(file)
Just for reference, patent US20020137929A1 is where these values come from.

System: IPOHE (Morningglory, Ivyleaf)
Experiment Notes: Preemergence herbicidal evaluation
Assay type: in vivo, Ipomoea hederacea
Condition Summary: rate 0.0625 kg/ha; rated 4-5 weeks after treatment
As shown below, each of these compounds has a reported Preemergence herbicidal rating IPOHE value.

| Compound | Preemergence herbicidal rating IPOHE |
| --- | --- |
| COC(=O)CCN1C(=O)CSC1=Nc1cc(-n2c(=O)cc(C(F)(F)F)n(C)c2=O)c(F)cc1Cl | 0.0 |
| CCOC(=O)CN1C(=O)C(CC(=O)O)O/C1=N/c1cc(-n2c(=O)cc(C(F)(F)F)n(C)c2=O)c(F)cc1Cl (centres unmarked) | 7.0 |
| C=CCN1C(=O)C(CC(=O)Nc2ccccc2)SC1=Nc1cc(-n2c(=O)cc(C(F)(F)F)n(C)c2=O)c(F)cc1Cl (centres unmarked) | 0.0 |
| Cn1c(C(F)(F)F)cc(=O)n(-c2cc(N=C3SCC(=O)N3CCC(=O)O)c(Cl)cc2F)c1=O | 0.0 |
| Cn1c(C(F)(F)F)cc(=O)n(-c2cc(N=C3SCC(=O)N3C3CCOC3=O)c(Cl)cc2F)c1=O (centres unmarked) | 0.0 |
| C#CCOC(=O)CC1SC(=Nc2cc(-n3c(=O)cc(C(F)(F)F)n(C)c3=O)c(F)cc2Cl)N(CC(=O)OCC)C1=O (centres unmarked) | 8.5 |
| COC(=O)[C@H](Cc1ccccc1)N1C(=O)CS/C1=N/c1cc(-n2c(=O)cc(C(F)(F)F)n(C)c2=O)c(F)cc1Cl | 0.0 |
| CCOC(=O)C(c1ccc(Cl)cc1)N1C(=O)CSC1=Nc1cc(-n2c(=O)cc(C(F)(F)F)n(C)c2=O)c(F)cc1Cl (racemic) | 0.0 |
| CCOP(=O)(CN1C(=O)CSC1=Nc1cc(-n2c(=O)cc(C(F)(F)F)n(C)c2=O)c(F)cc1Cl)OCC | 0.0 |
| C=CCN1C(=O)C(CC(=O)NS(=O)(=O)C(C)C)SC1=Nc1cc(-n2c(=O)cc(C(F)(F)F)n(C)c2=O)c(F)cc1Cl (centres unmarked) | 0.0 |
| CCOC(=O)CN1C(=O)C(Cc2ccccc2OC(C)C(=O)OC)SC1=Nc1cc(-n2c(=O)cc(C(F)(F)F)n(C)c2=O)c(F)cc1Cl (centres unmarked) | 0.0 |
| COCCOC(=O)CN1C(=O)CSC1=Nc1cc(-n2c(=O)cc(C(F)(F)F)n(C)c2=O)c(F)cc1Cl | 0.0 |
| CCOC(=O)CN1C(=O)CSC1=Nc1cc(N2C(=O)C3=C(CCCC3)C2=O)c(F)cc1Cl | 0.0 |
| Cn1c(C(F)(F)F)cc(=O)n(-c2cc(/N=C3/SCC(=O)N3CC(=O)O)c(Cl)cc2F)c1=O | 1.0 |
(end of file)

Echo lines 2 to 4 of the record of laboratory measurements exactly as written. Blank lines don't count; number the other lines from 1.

System: IPOHE (Morningglory, Ivyleaf)
Experiment Notes: Preemergence herbicidal evaluation
Assay type: in vivo, Ipomoea hederacea